Moms Talk: A Little Something Different

Moms Talk takes a different approach this week by interviewing you, our readers.

Because our regular Moms Talk contributor is out of town unexpectedly this week, we are going to do something a little different for this week's column. Instead of hearing my opinion on this week's news in the world of motherhood, I want to hear yours!  

As mamas, we all love to talk about our kids and the issues that affect our relationship with them. I personally have two little ones; a daughter, 4, and a son, 3. They're my best buddies, and chances are you'll see me pushing them around in a double stroller while I'm taking pictures of local events.  

So, take this as an opportunity to gloat, share or reminisce. Pick a numbered question from the list and let us know your thoughts.  I'm really looking forward to this conversation!

1.  The decades-old question has reared it's ugly head again: can a modern woman have it all?  Personally, I think it's a horrible example, considering that as the Yahoo chief executive officer she can hire the "village" needed to raise a child. Nevertheless, my answer is "yes."  

2.  What's the cutest thing your child has ever said?  

3.  What issues on the ballot (July or November) are most important to you?  How will it impact your family?

4.  What is your own best childhood memory? What do you think your children will remember most about their childhood?

5.  Does your home have traditional gender roles?  Who takes out the trash?  Laundry?  

6.  What's your opinion on genetically modified food?  Issue or not?  Are you careful with what ingredients you bring into your home?

7.  What is the most influential piece of advice a parent or grandparent gave you?

8.  What's your dinner time routine?  

9.  For working moms, how do you balance work and family?  What works best for you?  

10.  What piece of advice would you give new mothers?

Ready, go!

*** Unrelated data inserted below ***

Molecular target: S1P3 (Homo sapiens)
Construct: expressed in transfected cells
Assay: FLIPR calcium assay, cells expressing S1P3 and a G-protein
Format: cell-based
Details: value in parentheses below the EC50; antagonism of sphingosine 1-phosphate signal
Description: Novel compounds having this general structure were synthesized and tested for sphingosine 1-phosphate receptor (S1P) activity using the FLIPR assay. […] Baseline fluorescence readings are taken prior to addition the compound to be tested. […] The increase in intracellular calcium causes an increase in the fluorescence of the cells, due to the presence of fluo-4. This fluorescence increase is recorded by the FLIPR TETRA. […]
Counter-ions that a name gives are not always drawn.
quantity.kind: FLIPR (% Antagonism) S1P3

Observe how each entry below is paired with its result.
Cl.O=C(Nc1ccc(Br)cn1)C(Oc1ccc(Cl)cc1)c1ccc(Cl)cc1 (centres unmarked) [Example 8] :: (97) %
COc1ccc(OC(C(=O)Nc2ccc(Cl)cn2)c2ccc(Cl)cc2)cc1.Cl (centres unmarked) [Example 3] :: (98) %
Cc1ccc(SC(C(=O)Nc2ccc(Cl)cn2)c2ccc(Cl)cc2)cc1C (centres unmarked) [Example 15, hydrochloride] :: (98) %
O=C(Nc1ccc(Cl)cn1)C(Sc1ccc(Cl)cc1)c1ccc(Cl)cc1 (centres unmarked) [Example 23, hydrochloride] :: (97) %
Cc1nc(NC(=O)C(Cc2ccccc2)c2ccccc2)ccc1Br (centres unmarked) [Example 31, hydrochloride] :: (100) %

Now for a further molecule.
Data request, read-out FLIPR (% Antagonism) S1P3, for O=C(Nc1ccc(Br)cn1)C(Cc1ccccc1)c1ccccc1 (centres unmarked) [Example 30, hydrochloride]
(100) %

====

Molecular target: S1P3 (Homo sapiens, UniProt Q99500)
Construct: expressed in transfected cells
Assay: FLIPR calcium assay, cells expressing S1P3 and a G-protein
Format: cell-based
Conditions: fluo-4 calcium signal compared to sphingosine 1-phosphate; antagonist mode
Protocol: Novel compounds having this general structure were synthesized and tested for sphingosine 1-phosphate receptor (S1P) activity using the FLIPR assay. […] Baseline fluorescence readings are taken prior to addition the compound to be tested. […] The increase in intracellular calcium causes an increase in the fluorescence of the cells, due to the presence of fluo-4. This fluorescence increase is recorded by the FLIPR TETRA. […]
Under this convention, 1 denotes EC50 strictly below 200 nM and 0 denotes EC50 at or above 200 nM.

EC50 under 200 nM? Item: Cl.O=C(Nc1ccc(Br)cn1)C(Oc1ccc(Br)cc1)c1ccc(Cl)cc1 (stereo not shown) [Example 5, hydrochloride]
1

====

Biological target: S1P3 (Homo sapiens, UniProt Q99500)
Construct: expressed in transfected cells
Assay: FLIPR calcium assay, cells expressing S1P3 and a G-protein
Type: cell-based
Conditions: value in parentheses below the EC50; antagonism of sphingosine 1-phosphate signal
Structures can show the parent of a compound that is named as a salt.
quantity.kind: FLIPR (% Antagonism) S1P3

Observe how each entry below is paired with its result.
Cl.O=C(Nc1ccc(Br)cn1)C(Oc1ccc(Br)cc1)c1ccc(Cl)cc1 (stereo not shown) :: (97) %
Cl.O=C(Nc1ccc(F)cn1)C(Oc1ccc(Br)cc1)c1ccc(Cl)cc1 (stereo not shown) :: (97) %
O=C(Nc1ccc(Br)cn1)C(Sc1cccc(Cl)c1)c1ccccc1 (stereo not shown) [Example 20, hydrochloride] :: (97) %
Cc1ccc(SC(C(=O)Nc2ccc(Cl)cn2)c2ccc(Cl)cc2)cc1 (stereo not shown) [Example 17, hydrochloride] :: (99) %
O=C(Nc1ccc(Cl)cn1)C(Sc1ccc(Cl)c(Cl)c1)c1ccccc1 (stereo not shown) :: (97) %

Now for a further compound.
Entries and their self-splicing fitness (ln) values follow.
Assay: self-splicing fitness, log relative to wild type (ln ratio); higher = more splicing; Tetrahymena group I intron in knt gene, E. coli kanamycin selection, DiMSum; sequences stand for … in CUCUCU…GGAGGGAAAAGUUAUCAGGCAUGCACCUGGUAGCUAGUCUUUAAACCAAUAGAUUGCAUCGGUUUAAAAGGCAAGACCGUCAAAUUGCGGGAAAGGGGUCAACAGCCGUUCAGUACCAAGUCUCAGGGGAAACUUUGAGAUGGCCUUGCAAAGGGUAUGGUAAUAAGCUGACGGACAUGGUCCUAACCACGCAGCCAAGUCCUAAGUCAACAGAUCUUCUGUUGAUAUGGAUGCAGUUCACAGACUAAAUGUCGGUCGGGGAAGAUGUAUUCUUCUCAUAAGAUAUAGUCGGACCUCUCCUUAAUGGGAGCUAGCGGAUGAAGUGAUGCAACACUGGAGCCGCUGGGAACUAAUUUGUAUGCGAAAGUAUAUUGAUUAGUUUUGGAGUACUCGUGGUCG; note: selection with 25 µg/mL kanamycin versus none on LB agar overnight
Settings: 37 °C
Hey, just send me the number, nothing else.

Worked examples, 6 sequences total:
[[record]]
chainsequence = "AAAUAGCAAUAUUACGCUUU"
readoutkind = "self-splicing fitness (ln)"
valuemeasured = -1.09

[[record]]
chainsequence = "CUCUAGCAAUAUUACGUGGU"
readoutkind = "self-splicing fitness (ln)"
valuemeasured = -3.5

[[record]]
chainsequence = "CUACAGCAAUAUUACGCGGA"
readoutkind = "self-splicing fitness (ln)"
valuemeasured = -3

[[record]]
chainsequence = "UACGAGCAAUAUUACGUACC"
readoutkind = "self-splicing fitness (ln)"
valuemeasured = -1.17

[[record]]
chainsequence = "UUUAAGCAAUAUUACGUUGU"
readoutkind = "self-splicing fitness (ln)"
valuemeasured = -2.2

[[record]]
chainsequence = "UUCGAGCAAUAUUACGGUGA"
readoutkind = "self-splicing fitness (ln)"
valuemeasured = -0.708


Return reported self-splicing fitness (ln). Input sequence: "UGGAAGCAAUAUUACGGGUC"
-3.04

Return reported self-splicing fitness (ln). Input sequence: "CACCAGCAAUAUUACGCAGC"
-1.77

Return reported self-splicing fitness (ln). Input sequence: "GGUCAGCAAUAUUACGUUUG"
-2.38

Gail Lane July 20, 2012 at 09:37 PM
I'll address that "Number 1" - can you have it all? The article points out one important thing about being satisifed, successful as a businesswoman AND a mom and that is you pretty much have to be established in your career to make it happen. Pushing that "biological" clock is risky if you want to have more than just a job, but probably necessary. But I do believe that is one of the key parts to this equation and what makes it a bit more achievable. Having an income that allows for some assistance at home in the way of keeping up with the house, or helping with the children definitely makes the "home demands" more manageable. And being successful enough in your business that you can have assistance on that front makes your professional demands easier to maintain.
Sharon Swanepoel July 21, 2012 at 01:20 PM
I will take No. 7 and pass on the advice my mother gave me as a teen (a long, long time ago.) She found me crying one day and asked what the problem was. I think I told her because I needed her to be the one to impose the rules that solved the problem for me. My friends had all started smoking and I knew that to keep in with my peer group, I would have to start smoking too. Instead of telling me, "Don't ever let me catching you doing it," she asked me to think about why it made me cry. She asked if I thought it was the right thing to do, would I be crying over it? I never smoked and I gradually broke away from that group and found another group of friends to hang out with. Best advice she ever gave me. A demand I didn't do it could have gone either way. It might have given me an excuse to say I was too scared to because my parents were so strict - and that wouldn't have gone down well with that particular peer group anyway - or it could have caused me to rebel and do it anyway next time I had a teenage conflict at home. By putting it back on me, she forced me to really look at the issue the correct way. Smart woman my Mom - I still miss her so much.


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